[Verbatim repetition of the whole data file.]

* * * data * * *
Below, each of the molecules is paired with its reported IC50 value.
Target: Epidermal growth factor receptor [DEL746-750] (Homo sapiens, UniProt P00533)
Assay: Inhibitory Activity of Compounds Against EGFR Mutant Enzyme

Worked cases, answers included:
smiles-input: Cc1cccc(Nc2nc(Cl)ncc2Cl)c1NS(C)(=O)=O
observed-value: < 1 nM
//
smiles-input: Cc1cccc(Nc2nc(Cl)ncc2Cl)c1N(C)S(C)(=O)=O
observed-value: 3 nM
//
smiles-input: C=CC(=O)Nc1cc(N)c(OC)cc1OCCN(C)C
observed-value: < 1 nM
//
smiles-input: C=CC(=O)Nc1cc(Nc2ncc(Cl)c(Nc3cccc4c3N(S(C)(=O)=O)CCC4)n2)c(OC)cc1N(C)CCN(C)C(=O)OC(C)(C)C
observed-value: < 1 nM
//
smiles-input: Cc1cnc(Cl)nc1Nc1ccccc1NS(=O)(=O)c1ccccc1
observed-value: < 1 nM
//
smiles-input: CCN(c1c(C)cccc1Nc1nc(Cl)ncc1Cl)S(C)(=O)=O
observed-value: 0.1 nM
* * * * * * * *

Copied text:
Below, each of the molecules is paired with its reported IC50 value.
Target: Epidermal growth factor receptor [DEL746-750] (Homo sapiens, UniProt P00533)
Assay: Inhibitory Activity of Compounds Against EGFR Mutant Enzyme

Worked cases, answers included:
smiles-input: Cc1cccc(Nc2nc(Cl)ncc2Cl)c1NS(C)(=O)=O
observed-value: < 1 nM
//
smiles-input: Cc1cccc(Nc2nc(Cl)ncc2Cl)c1N(C)S(C)(=O)=O
observed-value: 3 nM
//
smiles-input: C=CC(=O)Nc1cc(N)c(OC)cc1OCCN(C)C
observed-value: < 1 nM
//
smiles-input: C=CC(=O)Nc1cc(Nc2ncc(Cl)c(Nc3cccc4c3N(S(C)(=O)=O)CCC4)n2)c(OC)cc1N(C)CCN(C)C(=O)OC(C)(C)C
observed-value: < 1 nM
//
smiles-input: Cc1cnc(Cl)nc1Nc1ccccc1NS(=O)(=O)c1ccccc1
observed-value: < 1 nM
//
smiles-input: CCN(c1c(C)cccc1Nc1nc(Cl)ncc1Cl)S(C)(=O)=O
observed-value: 0.1 nM